A walk with Detroit’s favorite demon

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A red demon whose presence indicates doom for Detroit may seem like a strange cause for organizing, but each March the idea of the Nain Rouge brings hundreds to the historic Cass Corridor.

The reason for this gathering is the annual Marche Du Nain Rouge. The Marche is an event run primarily by volunteers and occurs each year at the end of March. The event is a parade of sorts in the style of Mardi Gras, one that turns the spectator into a participant. This is one of the things that keeps Patrick Kage, 52, coming each year.

“It’s usually on a nice day, plus I enjoy getting to dress up and everybody being out and being part of it,” said Kage, who makes the trip from Sterling Heights each year with his friend Christopher Davison.

The event was started by Francis Grunow and Joe Uhl 10 years ago. The two wanted to draw upon Detroit’s French heritage for its own Mardi Gras-style celebration. So they used the ancient story of the “Red Dwarf” encountered by Detroit’s founder in 1701, who supposedly cursed him and the city.

With this as inspiration, the Marche was born. Now it serves as a place for music, costumes and dancing. The people running the event encourage attendees to participate in any way they can. From dressing up to bringing a human-powered parade float, the limitations of the event depend on participants’ creativity.

This year’s parade included thousands of dressed-up participants and volunteers, musicians, fire dancers and floats. One float was a small train operated by staff of another volunteer event that occurs near Halloween, a masquerade party called Theatre Bizarre. The man who runs Theatre Bizarre, John Dunivant, 48, said there’s a lot of overlap between the volunteer staff and attendees for both events. Dunivant’s favorite part of attending is the timing of the event and the level of participation, setting it apart from other parades.

“Everyone is kind of hibernating to some degree, and then running into so many people you haven’t seen and seeing people actually being in the parade as opposed to just spectating,” Dunivant said. “To those thinking about joining in: Come, work on a costume. Be your own parade.”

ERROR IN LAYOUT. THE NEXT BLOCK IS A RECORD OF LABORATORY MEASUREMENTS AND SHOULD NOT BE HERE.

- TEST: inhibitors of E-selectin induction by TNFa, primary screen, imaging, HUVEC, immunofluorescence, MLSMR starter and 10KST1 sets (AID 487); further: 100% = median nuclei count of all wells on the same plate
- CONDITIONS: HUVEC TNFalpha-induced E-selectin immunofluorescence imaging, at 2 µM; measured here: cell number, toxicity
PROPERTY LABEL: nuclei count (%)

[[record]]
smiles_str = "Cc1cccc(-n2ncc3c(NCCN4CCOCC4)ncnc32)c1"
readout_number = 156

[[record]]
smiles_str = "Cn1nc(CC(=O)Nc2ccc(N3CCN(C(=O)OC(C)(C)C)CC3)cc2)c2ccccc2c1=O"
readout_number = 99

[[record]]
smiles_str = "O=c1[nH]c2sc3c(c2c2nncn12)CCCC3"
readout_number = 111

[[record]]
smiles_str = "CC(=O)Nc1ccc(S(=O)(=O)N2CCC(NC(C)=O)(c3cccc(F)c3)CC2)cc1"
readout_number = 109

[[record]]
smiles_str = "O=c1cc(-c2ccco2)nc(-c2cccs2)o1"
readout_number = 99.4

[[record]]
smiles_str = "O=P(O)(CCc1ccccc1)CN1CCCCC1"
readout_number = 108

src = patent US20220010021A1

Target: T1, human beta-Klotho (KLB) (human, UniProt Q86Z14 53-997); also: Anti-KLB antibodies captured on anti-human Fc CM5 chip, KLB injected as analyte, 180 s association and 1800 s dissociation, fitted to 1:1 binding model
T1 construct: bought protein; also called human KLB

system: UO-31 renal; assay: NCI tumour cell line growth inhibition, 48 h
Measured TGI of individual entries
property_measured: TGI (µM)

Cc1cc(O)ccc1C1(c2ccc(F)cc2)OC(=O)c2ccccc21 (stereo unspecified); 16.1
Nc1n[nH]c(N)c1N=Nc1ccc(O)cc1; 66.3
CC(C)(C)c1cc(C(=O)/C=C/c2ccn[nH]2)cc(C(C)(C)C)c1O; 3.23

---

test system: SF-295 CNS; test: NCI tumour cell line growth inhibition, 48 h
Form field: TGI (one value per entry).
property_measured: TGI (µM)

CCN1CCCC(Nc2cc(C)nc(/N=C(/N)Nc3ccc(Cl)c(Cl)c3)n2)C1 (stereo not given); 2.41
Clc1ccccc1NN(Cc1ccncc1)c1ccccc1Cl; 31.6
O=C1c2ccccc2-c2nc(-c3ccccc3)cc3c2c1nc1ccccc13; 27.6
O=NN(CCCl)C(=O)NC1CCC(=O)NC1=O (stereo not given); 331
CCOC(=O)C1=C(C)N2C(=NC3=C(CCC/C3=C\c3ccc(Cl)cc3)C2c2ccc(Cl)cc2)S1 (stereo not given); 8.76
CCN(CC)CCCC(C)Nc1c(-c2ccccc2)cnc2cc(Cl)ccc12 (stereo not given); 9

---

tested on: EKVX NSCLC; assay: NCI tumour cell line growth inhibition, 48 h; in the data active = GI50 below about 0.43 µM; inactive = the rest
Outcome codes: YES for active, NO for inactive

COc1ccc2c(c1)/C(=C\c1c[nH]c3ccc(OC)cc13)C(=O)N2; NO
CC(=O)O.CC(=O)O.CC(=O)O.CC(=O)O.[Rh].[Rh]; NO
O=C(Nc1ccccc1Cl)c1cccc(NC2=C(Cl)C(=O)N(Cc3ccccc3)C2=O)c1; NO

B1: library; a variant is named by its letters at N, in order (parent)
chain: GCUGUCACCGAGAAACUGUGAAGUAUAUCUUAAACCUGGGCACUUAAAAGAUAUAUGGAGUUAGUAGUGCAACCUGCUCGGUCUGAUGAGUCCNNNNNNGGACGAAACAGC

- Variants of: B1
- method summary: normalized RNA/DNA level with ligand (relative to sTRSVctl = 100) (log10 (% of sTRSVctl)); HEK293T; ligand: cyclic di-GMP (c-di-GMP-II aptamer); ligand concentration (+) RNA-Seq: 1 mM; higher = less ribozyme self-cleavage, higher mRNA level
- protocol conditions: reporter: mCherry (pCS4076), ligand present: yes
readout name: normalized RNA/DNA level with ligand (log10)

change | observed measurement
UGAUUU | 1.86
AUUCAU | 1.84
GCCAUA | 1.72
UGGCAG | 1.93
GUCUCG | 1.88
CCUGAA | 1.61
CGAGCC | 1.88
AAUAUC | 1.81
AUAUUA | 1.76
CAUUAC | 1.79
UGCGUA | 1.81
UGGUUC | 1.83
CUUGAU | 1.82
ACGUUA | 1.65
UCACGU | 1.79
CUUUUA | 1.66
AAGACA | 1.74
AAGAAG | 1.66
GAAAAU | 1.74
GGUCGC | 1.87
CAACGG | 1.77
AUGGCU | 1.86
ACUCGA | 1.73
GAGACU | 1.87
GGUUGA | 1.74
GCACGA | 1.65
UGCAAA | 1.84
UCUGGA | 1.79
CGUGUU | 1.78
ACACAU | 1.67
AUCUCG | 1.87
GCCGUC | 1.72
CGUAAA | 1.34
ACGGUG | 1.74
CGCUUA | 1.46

The float attracting the most attention during the parade was the one transporting the Nain himself, as well as those who had played the role in previous years.

As the float rolled down the street toward the Masonic Temple, the Nain taunted the audience with negative plans for the city, such as tearing down historic buildings to make more parking lots.

Among the crowd following this float were several people marching with signs countering the ideas about the Nain Rouge that drive the parade. These signs say things like “Be nice to Nain” or “Stop Nain shame!”

The group was led by John Tenney, a Michigan lecturer on topics relating to the paranormal and UFOs, who argues on his website, Weird Lectures, that the Nain is not the demon it is portrayed as.

“The origins of the Nain Rouge come from a Native American earth-spirit named Nanabozho, which is a little red rabbit,” Tenney said. “So when the French came here, obviously it wasn’t a Judeo-Christian god, so they changed it to a red imp or devil and now there’s a parade to drive out, incorrectly, the devil that causes the problems in Detroit.”

To Tenney, this celebration should be less about booing and catharsis, but more a celebration making people come together. To people like Diana Nader, a volunteer makeup artist for Theatre Bizarre who painted her face in preparation for the Marche, that’s exactly what the event has come to represent.

“I happened upon it once years ago and was wondering why on earth all these people were dressed up like this walking around, and now it’s my second time going on purpose,” Nader said. “My favorite part of the event is getting to see all the outpouring of creativity and unification in Detroit. It’s an example for Detroit to let its freak flag fly.”

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